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Beware Russia's hand in elections in Georgia, Ukraine, Lithuania

A top priority of Russian President Vladimir Putin is the reintegration of former Soviet republics – based on tighter economic links and culminating in a political and security pact centered around Russia. Meddling in Eastern European elections is one way to fulfill Putin's regional ambition.

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People hold Georgian state flags during a campaign rally for President Mikhail Saakashvili's United National Movement in Tbilisi, Georgia, Sept. 28. Georgia holds tightly contested parliamentary elections Oct. 1. Op-ed contributor Janusz Bugajski writes: 'In the worst-case scenario, major [electoral] unrest in Georgia could precipitate another Russian military intervention on the pretext of restoring law and order by installing a friendlier government.'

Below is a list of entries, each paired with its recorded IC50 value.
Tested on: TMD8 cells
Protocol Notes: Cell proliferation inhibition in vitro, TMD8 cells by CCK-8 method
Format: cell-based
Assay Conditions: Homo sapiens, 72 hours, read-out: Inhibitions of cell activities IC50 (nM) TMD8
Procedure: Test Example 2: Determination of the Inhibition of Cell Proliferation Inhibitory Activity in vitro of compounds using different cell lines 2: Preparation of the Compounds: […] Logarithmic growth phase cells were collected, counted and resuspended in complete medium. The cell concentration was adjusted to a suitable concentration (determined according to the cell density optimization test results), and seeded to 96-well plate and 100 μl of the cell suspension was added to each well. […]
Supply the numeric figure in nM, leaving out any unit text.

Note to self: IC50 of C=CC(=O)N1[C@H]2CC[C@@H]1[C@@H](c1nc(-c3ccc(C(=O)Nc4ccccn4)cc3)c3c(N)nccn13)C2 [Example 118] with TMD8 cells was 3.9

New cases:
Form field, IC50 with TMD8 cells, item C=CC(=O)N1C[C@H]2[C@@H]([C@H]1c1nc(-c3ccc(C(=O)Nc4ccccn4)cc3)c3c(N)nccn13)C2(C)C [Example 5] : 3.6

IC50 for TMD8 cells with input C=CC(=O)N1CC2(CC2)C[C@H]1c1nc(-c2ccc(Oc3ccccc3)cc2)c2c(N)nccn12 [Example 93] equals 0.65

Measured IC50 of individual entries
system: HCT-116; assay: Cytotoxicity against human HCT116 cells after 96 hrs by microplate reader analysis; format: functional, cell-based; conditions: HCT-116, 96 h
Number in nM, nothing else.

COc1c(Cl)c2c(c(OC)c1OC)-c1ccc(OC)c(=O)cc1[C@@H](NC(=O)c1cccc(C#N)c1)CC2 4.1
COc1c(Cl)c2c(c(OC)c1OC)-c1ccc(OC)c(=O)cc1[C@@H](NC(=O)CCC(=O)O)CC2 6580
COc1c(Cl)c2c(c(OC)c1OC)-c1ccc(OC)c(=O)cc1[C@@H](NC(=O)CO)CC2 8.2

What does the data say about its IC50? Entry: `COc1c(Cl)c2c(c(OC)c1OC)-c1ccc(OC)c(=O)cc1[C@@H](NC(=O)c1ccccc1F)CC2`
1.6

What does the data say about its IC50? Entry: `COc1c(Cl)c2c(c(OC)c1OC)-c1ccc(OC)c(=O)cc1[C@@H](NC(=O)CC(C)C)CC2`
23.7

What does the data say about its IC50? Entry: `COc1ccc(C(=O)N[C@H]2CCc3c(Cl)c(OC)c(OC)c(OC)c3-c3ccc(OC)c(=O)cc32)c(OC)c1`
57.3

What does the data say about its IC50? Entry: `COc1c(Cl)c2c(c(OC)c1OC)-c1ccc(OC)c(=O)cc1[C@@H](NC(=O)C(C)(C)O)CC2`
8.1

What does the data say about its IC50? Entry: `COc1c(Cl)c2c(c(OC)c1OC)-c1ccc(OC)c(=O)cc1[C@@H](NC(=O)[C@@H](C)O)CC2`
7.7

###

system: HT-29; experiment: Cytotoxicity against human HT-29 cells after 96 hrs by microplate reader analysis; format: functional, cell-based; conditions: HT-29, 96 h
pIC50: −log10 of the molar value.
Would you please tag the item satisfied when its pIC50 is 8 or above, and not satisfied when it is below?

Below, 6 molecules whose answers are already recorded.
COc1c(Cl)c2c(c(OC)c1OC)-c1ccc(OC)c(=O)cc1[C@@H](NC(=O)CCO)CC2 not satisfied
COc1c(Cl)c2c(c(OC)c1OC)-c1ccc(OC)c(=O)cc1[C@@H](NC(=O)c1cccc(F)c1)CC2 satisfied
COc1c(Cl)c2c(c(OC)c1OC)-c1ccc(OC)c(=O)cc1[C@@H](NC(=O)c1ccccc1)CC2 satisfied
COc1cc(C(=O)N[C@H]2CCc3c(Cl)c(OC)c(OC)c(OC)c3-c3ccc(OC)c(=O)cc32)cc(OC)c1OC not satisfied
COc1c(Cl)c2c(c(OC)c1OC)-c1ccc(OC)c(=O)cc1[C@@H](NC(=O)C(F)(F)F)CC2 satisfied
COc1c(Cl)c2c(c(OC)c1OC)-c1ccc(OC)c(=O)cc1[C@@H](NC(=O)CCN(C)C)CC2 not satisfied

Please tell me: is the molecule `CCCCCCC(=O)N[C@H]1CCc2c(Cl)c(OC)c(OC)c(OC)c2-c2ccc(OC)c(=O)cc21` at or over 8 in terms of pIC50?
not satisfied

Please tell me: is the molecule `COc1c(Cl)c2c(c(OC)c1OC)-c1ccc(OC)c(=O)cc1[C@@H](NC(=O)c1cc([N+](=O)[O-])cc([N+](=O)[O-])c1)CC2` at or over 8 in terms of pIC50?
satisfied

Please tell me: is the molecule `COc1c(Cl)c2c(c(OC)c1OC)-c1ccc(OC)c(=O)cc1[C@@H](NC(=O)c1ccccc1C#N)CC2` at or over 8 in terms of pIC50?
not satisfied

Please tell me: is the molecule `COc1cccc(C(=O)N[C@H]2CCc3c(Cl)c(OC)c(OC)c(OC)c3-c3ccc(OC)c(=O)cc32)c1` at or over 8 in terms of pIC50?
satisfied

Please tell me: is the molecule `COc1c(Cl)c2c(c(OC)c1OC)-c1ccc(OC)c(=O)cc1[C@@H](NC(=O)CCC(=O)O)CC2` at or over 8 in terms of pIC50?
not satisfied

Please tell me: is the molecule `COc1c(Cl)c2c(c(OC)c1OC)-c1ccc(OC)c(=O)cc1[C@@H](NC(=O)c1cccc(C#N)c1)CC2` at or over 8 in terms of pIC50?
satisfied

Shakh Aivazov/AP

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Starting today with Georgia, and followed by Ukraine and Lithuania, parliamentary elections in Europe's east are revealing the tenuous nature of democracy and sovereignty in countries once entrapped by Soviet-era Moscow.

Among the top priorities that Russian President Vladimir Putin set for his third presidential term is the reintegration of former Soviet republics – based on tighter economic links and culminating in a political and security pact centered around Russia. Moscow seeks to create a new Eurasian Union that will balance the European Union in the West and China in the East.

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